Prisons, migration and use of force
These restrictions have also negatively affected the quality of certain basic services for detainees, such as food, health care and judicial guarantees.
In the midst of the pandemic, we reiterate our commitment through joint efforts with the National Penitentiary and Prison Institute (INPEC) and the Colombian Red Cross, to restore contact between family members through video calls.
Female detainees fared worse than their male counterparts when it came to maintaining contact with family members, especially their children, during this time. We stress the importance of considering alternatives to imprisonment so that this measure is only resorted to when necessary. We also call on supervisory bodies and enforcement judges to resume in-person work in prisons.
In addition, the closure of the detention facilities had a direct impact on the increase in the overcrowding levels in the temporary detention centers of the country, where the adequate living conditions for prolonged stays or for so many people are not met.
The migrant population with a vocation to stay also settles in departments affected by armed conflicts and violence, which exposes them to danger due to their unfamiliarity with the context, but also due to rejection, stigmatization and xenophobia.
In addition, they have to negotiate various institutional barriers to access the care, assistance and reparations available to victims of armed conflict, on account of their irregular status.
Added to this are various institutional barriers that must be overcome in order to be cared for, assisted and receive reparations as victims of armed conflicts, always poorly justified due to their irregular status.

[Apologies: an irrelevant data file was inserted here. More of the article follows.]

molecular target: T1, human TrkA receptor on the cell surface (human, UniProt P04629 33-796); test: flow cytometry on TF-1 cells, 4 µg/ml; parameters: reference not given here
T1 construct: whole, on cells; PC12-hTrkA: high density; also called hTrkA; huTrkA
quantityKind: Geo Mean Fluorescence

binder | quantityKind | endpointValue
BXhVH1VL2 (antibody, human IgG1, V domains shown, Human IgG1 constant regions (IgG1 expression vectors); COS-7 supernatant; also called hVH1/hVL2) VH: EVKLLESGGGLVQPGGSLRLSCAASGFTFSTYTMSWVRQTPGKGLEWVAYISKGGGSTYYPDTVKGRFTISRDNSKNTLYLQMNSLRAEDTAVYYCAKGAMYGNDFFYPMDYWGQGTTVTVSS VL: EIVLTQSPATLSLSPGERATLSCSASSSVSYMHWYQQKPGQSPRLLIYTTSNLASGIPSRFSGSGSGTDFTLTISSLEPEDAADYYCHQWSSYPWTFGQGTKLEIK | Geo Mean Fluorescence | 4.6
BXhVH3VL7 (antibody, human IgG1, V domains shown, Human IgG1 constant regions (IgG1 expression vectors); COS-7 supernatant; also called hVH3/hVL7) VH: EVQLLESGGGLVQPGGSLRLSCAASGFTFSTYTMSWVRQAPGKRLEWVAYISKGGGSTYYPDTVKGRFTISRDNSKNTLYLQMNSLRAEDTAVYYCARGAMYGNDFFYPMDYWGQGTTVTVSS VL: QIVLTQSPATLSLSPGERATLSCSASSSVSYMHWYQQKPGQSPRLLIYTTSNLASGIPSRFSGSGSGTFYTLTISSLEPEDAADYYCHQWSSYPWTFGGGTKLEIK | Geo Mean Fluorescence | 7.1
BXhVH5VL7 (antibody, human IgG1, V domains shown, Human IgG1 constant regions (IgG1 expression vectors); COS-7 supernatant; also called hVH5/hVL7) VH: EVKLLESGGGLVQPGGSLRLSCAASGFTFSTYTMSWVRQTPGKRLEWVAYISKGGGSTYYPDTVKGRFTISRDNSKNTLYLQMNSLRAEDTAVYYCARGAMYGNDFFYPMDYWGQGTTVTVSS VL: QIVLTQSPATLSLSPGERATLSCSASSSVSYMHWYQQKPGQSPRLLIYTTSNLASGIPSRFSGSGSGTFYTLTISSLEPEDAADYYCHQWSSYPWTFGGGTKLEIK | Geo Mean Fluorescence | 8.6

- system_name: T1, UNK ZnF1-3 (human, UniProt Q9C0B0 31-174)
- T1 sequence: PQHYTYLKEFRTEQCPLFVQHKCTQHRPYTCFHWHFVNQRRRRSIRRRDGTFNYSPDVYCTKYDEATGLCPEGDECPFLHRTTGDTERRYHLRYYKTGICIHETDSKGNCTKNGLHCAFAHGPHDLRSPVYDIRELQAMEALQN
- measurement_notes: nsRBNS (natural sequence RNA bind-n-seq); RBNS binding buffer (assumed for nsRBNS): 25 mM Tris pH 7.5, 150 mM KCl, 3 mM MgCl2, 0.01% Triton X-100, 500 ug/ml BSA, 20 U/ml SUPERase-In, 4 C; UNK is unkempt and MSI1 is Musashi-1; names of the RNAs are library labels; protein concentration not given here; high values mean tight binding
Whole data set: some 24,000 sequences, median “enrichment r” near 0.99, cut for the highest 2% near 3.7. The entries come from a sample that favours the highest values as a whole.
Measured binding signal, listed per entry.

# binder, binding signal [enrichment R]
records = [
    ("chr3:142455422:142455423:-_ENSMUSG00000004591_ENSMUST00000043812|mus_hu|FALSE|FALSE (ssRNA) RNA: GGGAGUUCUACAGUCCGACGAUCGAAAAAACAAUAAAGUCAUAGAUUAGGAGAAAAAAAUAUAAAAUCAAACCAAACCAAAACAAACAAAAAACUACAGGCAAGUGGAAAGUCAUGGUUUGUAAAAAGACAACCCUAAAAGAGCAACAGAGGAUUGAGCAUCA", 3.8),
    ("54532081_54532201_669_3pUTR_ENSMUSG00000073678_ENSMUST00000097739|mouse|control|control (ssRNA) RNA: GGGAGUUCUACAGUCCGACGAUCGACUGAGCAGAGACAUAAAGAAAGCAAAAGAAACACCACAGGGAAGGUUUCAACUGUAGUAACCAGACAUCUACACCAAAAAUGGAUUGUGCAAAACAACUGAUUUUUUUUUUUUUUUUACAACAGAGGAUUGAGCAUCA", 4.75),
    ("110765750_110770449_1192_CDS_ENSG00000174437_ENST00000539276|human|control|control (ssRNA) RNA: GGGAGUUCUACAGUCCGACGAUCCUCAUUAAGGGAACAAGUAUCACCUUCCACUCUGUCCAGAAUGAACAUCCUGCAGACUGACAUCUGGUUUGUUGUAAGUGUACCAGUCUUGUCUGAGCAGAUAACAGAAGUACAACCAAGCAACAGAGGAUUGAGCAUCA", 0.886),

Meanwhile, problematic scenes have unfolded on the Pacific coast and in the Darién Gap, involving migrants from overseas making long, exhausting and sometimes life-threatening journeys through dense jungle and other treacherous terrains.
The ICRC welcomes the steps taken by the government to address the migrant crisis in Colombia, such as passing a temporary protection statute, which will allow migrants to seek new opportunities and participate in society and the economy.
Use of force
At the global level, we saw increased levels of social unrest in 2021, and thousands of protesters took to the streets for different reasons. Colombia was no exception. Maintenance of public order was a constant challenge for state security forces in both urban and rural areas, testing their ability to respond in ways that respected international rules and standards on the use of force.
Allegations of a disproportionate use of force by state officials require a comprehensive response by the state. This should include improvements to operational doctrine, training, and monitoring and control mechanisms relating to the use of force by law enforcement officers.
For the ICRC it is important to continue engaging in frank and constructive dialogue with decision-makers in charge of this response, protection of the population and maintenance of public order. As part of this dialogue, we will continue to share recommendations on respecting human rights and humanitarian principles and stand ready to share our perspective on this issue.
About 'Humanitarian Challenges 2022'
- War should not remain the status quo in Colombia.
- Head of Delegation Editorial: listening to the voices of victims.
- Explosive hazards in Colombia: a latent threat.
- Missing persons: a humanitarian tragedy that must not be forgotten.
- Health care in danger.
- Confidential dialogue with weapon bearers.
- Calls to action from the ICRC.